Prince Harry slipped in an Americanism during a web chat, just seven months after moving to the US.
The Duke of Sussex used the phrase “pop the hood” during a Time100 Talks roundtable with digital experts – wording far removed from the Queen’s English he was raised on.
He was describing how he had gathered together social media experts to help find solutions for improving online communities and used an analogy about a car breaking down.
Wearing a blue suit and white shirt, without a tie, the 36-year-old former senior royal said: “The media role is vital in everything going on.
“Always has been, always will be.
“There is a huge amount of trust we put into media.”
The duke then moved into the car metaphor to describe how he and wife Meghan Markle had gathered social media experts, including Reddit co-founder Alexis Ohanian and Tristan Harris of Netflix hit Social Dilemma.
“When driving a car and all the warning lights are going off, there is smoke pouring out of the hood.
“You are not going to keep on driving.
“You pull over.
“In the olden days, you’d probably pop the hood up, have a look under it and maybe fix it.
“But now, every single one of these new cars has a shield over top so you can’t fix it – you’ve got to call experts in.”
He added: “The online world is affecting the world.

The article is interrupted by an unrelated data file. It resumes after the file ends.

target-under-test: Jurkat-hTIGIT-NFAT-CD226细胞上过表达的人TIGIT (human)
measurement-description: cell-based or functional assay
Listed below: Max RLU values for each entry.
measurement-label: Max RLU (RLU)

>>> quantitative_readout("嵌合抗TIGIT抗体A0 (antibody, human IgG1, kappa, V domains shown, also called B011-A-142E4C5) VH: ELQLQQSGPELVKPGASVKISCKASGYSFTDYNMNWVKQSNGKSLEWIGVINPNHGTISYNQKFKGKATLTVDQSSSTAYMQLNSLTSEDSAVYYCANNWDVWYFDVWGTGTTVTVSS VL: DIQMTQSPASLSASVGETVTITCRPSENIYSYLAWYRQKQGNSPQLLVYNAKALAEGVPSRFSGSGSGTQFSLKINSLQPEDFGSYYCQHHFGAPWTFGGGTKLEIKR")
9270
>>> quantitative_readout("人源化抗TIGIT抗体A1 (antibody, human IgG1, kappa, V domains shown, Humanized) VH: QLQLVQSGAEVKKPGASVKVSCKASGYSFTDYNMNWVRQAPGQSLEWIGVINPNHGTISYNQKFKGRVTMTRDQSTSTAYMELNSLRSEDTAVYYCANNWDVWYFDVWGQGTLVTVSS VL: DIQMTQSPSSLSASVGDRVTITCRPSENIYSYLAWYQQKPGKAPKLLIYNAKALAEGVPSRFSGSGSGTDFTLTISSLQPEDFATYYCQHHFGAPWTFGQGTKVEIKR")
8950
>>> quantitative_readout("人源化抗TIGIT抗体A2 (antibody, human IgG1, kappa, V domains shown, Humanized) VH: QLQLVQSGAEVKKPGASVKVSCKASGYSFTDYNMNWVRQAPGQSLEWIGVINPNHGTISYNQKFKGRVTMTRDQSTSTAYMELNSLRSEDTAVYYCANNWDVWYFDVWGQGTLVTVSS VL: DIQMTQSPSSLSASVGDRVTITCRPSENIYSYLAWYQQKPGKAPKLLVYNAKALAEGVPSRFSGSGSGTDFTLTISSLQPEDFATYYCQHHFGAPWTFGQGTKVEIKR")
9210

“It is not restricted to certain platforms of social media groups. This is a global crisis.
“A global crisis of hate. A global crisis of disinformation and a global health crisis.
“These people we speak to there is no one else better to explain it.”
California-born Meghan, meanwhile, introduced the web chat and sat alongside Harry, herself going on to reveal she no longer uses social media due to the impact of “damaging” trolls.
The ex-Hollywood actress picked up plenty of British phrases from her two years living in the UK.
In August, US pals told how the duchess, 39, has often slipped into an English accent since returning to the States.
An insider told The Sun : “Meghan was the all-American girl before she met Harry, but since living in the UK she’s adopted certain phrases.
“Her staff think it’s amusing to listen to an American celebrity using Britishisms. She’s often heard saying, ‘Oh dahling,’ to people at home.
“They do have a giggle about it and sometimes they do impressions of her but only in a light-hearted way. It’s funny to them.”